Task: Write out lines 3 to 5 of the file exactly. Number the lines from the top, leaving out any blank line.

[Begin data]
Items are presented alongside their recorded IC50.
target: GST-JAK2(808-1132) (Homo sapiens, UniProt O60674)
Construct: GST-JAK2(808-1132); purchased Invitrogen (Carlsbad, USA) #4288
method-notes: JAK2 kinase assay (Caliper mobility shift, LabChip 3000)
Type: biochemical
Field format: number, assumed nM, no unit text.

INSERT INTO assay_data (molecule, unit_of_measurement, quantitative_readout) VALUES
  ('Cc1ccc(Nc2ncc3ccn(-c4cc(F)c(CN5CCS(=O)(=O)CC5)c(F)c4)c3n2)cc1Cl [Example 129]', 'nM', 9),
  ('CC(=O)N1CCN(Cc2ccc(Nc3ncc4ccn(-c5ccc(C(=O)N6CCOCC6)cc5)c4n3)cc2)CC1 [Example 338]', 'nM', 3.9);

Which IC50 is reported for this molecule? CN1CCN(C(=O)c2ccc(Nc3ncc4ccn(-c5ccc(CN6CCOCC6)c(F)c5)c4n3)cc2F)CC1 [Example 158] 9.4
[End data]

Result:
Construct: GST-JAK2(808-1132); purchased Invitrogen (Carlsbad, USA) #4288
method-notes: JAK2 kinase assay (Caliper mobility shift, LabChip 3000)
Type: biochemical